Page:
Wednesday, July 29, 2015

Summertime Elk

It’s summertime in elk country and the living is easy – at least relative to much of the year. So far this has been a rather wet summer and the vegetation is lush and growing rapidly. All the meadows and food plots in Pennsylvania’s elk range are still spring green –

After walking several miles from the car I came upon a spike bull that was curious and obviously being cautious about the human walking through the meadow –

He was soon joined by a cow –

And then by a few more cows, including one that was accompanied by a young calf –

Toward the other end of the large meadow/food plot there were a couple of adult bulls - one quite far away. Their antlers, while still in velvet, were almost full-grown –

Later in the evening, there were seven bulls feeding in a field close to the road. Thoroughly habituated to humans, they wouldn’t interrupt their feeding as cars stopped and camera shutters clicked –

As great as the elk viewing and photography were that day, the real highlights were birds, the singing male grasshopper sparrow I photographed in a large reclaimed strip mine being managed for elk –

Grasshopper sparrows are birds of the grasslands that are increasingly scarce in northcentral Pennsylvania as former hayfields are planted to corn or soybeans or revert to forest.

Earlier, I managed to photograph a monarch butterfly and a ruby-throated hummingbird momentarily sharing a milkweed blossom.

It was a great day to be spending time in the natural world.


The Furry Gnome said...

Looks like it was a good day in the woods! Those Elk are magnificent!

Woody Meristem said...

Another blogger sent a private message suggesting I comment on the origin of Pennsylvania's elk herd -- Here 'tis:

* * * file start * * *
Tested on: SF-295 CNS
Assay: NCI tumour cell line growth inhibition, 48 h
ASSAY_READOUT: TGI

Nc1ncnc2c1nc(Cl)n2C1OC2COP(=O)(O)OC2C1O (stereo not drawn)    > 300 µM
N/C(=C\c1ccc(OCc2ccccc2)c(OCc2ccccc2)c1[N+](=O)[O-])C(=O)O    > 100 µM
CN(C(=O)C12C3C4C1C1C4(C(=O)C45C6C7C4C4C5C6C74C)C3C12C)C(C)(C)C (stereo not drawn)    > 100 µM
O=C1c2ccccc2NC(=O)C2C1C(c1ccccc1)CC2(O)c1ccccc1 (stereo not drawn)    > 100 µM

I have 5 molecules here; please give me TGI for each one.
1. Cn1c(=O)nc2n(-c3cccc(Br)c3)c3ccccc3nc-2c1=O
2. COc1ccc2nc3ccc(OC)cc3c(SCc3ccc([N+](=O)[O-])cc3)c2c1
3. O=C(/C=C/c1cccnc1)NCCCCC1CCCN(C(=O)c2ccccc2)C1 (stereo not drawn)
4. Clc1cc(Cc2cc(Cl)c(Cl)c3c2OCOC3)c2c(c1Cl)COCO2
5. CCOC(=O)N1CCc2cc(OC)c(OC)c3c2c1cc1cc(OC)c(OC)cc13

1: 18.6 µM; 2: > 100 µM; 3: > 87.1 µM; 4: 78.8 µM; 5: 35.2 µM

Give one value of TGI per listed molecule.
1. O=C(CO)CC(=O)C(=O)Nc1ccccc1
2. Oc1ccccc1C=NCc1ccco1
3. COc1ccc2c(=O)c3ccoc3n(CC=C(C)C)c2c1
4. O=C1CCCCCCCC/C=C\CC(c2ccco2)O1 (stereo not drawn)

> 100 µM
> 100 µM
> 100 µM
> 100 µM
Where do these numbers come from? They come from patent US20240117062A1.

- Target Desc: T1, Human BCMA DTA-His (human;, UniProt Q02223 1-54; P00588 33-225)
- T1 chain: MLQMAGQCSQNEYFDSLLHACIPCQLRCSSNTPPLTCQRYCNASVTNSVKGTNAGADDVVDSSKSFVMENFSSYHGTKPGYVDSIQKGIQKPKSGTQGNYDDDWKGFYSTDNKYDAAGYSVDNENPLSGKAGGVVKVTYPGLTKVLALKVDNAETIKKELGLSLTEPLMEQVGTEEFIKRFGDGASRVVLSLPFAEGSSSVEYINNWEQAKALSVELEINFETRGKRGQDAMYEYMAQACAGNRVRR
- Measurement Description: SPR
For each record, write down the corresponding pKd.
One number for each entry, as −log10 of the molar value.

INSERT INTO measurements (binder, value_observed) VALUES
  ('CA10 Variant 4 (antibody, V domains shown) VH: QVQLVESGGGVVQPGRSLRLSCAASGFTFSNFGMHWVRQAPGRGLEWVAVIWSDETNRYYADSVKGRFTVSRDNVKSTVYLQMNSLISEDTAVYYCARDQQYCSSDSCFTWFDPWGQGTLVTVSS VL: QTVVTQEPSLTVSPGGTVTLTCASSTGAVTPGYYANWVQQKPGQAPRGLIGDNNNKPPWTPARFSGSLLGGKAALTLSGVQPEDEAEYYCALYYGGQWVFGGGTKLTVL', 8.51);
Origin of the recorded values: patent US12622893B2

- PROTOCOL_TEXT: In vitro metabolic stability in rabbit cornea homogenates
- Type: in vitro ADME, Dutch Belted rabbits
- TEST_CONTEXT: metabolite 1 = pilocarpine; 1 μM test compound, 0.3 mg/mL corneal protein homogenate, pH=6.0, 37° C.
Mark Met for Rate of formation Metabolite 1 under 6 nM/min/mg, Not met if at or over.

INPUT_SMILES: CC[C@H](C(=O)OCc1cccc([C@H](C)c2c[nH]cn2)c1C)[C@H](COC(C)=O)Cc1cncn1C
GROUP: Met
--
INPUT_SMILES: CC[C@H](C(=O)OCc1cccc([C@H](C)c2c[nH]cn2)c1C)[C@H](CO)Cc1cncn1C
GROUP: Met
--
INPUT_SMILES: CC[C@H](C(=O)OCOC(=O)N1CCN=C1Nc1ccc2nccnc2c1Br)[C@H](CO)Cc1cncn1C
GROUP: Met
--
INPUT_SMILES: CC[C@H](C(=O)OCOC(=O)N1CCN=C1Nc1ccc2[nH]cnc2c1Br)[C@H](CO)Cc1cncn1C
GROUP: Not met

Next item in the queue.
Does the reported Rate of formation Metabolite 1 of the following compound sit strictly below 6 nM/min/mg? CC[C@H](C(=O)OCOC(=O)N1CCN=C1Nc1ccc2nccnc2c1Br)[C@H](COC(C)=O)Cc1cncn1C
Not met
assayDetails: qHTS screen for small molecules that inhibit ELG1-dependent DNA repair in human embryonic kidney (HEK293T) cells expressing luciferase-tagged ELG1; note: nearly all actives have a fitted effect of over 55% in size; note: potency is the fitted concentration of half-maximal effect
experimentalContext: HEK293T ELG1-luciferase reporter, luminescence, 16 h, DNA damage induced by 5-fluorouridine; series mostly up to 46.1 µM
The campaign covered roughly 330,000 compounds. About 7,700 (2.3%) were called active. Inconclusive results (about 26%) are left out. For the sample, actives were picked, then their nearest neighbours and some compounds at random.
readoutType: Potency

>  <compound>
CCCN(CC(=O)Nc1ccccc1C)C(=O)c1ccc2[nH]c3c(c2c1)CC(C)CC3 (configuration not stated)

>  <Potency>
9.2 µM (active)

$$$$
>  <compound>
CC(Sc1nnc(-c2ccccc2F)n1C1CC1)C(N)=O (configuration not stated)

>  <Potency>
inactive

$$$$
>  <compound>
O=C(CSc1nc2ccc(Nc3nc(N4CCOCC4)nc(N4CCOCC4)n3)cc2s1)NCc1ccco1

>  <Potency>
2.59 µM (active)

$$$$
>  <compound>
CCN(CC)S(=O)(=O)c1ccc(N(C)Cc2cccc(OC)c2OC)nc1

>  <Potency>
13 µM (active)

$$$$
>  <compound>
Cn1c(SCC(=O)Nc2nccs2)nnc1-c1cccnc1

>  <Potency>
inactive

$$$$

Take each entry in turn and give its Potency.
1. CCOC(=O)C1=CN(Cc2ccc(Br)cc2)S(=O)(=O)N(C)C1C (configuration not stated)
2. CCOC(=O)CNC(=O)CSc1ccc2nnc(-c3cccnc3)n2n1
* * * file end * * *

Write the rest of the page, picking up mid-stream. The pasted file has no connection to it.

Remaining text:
The last of Pennsylvania's native elk were killed in the 1860s and 70s. In 1913-1915 145 elk were brought in from Yellowstone and released in a number of locations in the northern and eastern portions of the state; at the same time 22 were purchased from a private game preserve in the Pocono mountains (their ancestral origin is unknown) and released in the eastern part of the state.

Hunting seasons were held from 1923 until 1931 after which no elk were legally killed and the population dropped to something less than 50 animals during the 1950s and 60s. Interestingly, the last of these elk hung on in the same area were the last of the native elk had been found. In the late 1970s the PA Bureau of Forestry and the PA Game Commission began habitat work, reclaiming old strip mines into meadows and herbaceous food plots and regenerating older aspen stands. The herd has increased to somewhere around 1,000 animals and hunting seasons have been reinstituted even though much seemingly suitable habitat remains unoccupied.

deb @ frugal little bungalow said...

The elk are just magnificent !!

I didn't think that you could top that but given the shortage of monarchs in the last few years, capturing one alongside a hummer is just amazing! :)

eileeninmd said...

Wow, awesome sightings of the elk! I love the pretty sparrow shot and the hummer. Great post! Thank you for linking up and sharing your post. Have a happy weekend!

EG CameraGirl said...

Interesting to see a hummer and butterfly wanting to sip from the same plant! How sad about the grasshopper sparrow's loss of habitat. We humans are destroying so much!

A said...

Interesting history on the Penn Elk too.
Wonderful post.

Margaret Birding For Pleasure said...

A great day you had. Great to see the Elk, bird and butterfly. Have a wonderful weekend

ifthethunderdontgetya™³²®© said...

What a catch, the hummingbird and butterfly at once!

A Colorful World said...

Fantastic elk shots! Wonderful! I also loved the grasshopper sparrow and the hummer!

Maiah Harrison said...

Oh simply beautiful!!!
Maya from Roses and Tea Cups